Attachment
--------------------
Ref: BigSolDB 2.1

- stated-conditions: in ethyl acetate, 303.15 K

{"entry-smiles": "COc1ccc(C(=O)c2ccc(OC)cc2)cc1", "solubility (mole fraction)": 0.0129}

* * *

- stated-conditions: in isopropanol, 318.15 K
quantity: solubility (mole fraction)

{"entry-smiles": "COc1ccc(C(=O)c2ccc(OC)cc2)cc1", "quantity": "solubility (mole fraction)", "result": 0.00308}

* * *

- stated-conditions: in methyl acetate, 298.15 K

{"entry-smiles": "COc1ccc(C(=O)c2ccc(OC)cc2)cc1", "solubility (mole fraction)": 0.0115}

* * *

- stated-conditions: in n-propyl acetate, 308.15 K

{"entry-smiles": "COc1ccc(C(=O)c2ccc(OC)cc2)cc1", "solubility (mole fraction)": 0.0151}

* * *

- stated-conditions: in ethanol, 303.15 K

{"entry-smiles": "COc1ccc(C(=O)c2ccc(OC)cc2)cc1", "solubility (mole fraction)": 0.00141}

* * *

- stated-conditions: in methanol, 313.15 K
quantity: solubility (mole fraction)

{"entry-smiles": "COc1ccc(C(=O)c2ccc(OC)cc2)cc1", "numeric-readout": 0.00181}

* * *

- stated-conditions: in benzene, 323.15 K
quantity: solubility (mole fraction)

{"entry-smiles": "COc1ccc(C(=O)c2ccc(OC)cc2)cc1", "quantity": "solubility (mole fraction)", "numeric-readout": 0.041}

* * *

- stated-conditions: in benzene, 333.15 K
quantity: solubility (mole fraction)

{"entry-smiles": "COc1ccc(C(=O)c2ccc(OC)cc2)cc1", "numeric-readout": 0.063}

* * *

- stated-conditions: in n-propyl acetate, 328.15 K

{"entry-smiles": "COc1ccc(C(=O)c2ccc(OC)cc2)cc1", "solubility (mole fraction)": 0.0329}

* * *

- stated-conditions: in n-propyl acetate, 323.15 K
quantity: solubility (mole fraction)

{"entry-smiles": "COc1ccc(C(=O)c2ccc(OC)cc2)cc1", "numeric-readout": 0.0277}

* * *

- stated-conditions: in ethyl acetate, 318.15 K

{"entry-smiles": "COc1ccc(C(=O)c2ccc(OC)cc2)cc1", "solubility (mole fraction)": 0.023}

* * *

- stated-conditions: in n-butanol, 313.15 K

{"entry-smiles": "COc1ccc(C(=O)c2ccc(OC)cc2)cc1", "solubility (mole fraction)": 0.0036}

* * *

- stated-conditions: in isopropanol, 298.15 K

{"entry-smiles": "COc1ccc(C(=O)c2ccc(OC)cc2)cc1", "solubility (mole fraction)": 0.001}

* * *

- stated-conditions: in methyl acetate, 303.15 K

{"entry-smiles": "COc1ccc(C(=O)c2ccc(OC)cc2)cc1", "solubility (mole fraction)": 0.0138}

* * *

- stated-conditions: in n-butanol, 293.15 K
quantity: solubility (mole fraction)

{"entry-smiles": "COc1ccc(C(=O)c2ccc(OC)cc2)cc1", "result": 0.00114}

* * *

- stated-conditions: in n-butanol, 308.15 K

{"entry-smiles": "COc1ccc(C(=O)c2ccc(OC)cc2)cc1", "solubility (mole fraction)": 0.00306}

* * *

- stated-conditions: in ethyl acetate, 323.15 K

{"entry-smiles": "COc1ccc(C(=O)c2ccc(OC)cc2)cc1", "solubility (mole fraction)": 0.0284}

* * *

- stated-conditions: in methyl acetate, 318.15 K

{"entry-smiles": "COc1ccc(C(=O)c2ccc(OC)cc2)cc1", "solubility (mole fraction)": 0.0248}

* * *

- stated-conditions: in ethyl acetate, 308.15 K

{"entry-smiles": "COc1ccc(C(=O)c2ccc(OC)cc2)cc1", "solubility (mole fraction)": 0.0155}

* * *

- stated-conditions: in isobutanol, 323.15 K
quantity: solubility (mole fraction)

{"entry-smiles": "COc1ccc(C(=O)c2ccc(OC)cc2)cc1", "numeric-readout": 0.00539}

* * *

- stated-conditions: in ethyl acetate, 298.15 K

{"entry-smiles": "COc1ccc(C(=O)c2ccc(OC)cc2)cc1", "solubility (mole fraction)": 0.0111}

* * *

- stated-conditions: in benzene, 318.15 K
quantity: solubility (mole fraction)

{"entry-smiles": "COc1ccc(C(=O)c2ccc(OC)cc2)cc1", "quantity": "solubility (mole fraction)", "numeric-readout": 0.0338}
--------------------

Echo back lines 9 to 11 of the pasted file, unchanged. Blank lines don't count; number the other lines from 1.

- stated-conditions: in methyl acetate, 298.15 K

{"entry-smiles": "COc1ccc(C(=O)c2ccc(OC)cc2)cc1", "solubility (mole fraction)": 0.0115}

* * *